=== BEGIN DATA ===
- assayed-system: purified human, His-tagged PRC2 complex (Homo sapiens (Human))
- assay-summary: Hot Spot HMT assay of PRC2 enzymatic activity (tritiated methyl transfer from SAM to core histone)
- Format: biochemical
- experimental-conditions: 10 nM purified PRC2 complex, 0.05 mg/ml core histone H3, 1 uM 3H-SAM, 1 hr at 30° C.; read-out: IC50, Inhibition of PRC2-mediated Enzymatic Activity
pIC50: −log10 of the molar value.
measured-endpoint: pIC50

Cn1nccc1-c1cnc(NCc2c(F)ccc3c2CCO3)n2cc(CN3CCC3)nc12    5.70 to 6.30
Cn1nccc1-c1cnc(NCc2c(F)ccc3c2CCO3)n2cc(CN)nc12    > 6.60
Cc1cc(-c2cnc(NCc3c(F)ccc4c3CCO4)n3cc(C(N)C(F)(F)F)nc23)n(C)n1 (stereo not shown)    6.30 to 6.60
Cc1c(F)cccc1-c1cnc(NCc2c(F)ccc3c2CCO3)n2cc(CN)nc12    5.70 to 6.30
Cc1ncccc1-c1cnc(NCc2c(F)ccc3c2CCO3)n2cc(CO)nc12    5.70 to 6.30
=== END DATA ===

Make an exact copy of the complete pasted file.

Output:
- assayed-system: purified human, His-tagged PRC2 complex (Homo sapiens (Human))
- assay-summary: Hot Spot HMT assay of PRC2 enzymatic activity (tritiated methyl transfer from SAM to core histone)
- Format: biochemical
- experimental-conditions: 10 nM purified PRC2 complex, 0.05 mg/ml core histone H3, 1 uM 3H-SAM, 1 hr at 30° C.; read-out: IC50, Inhibition of PRC2-mediated Enzymatic Activity
pIC50: −log10 of the molar value.
measured-endpoint: pIC50

Cn1nccc1-c1cnc(NCc2c(F)ccc3c2CCO3)n2cc(CN3CCC3)nc12    5.70 to 6.30
Cn1nccc1-c1cnc(NCc2c(F)ccc3c2CCO3)n2cc(CN)nc12    > 6.60
Cc1cc(-c2cnc(NCc3c(F)ccc4c3CCO4)n3cc(C(N)C(F)(F)F)nc23)n(C)n1 (stereo not shown)    6.30 to 6.60
Cc1c(F)cccc1-c1cnc(NCc2c(F)ccc3c2CCO3)n2cc(CN)nc12    5.70 to 6.30
Cc1ncccc1-c1cnc(NCc2c(F)ccc3c2CCO3)n2cc(CO)nc12    5.70 to 6.30